While he recalled that the conference made recommendations on the clashes between herdsmen and farmers, he added, “as a matter of urgency, we now need to implement the recommendations of the education committee and save Nigeria from shame of being the nation with the highest number of out of school children in the world.”
He added that “predative and opportunistic politics, devoid of vision, values and ideals has been the bane of Nigeria. The conference tried to repair years of wrong headed policies that have made Nigeria almost dysfunctional and stagnant.”
He added that they have to persuade Buhari to see the benefits of the report, “we need to work closely with the National Assembly to ensure that they make the report of the conference their primary and principal reference material for amending 1999 constitution.”
In his keynote address, a Senior Advocate of Nigeria (SAN) Mike Ozhekome, said the report has to be implemented because “the resolutions taken at the conference were voluntarily and consensually reached and passed by all delegates, without compulsion.”
He added that “ it was agreed that some recommendations could be embedded as alterations to the 1999 constitution (for which proposed amendments were made); some subjected to legislative drafting (for which draft bills were actually made by the conference); while some were yet to be treated by government as policy matters for implementation.”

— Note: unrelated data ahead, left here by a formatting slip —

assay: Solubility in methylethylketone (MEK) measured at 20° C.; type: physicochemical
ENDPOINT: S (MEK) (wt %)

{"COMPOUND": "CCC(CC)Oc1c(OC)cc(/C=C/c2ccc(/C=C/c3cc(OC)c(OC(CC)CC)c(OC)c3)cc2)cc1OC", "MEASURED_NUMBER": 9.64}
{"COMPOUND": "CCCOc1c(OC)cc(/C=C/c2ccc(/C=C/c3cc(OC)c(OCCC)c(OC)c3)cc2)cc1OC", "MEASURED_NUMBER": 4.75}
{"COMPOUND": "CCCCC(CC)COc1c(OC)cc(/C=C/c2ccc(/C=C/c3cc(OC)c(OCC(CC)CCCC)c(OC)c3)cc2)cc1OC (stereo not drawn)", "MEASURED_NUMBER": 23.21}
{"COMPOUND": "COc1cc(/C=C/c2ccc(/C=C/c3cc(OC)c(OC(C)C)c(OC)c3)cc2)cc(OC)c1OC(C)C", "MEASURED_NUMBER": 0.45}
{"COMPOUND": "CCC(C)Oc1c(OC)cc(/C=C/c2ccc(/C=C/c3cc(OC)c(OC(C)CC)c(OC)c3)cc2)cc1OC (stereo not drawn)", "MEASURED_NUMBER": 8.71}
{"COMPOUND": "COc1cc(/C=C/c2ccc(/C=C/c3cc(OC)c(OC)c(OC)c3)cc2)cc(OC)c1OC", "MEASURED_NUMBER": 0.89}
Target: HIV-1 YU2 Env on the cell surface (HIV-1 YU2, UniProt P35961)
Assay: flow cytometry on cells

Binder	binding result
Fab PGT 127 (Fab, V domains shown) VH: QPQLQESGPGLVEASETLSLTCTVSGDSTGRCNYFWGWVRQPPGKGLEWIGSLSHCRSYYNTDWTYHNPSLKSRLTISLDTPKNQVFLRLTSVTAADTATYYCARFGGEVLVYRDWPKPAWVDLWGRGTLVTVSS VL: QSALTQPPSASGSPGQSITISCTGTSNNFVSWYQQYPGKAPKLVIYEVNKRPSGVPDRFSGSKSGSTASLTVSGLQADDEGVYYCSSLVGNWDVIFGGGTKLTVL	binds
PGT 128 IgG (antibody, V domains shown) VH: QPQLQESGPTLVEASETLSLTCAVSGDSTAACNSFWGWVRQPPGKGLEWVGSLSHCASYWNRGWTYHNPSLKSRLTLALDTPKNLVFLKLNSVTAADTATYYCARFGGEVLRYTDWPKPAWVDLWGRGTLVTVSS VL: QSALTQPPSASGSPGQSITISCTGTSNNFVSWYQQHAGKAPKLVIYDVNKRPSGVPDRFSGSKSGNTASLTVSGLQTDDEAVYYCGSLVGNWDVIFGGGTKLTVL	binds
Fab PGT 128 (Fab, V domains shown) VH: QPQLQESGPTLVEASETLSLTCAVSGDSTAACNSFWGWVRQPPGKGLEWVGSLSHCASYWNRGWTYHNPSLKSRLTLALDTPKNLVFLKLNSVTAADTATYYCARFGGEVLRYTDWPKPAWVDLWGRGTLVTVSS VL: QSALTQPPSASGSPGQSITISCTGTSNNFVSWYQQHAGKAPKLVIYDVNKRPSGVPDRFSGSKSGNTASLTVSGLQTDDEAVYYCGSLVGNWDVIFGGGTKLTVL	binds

Speaking for the South East, former governor of Anambra State, Chukwuemeka Ezeife, clamored for a return to regional system of six geo-political zones.
He said “We have to go back to zonal federation. If we do this, our country will experience explosive growth”
Former minister of information, Prof Jerry Gana, who spoke for the North Central, said “In any civilized society that was a document of people of Nigeria. It is no longer proposal of government. It is now a peoples agenda so that we can live in peace and unity. Those recommendations were deep and addressed the problems of Nigeria.”
This comes as spokesman of Yoruba socio-political group, Afenifere, Yinka Odumakin, who was also a delegate at that confab, said feelers from the South West is that “our people will strongly desire that the 2019 election must be conducted on the basis of a new and truly federal constitution.”
He revealed that that resolution was reached by prominent elders from the zone led by Chief Olu Falae.
Elder statesman, Chief Edwin Clarke who spoke for the South-South, decried the neglect of the report and urged the delegates to return to their constituencies and begin to mobilize their people to put pressure for the implementation of the recommendations.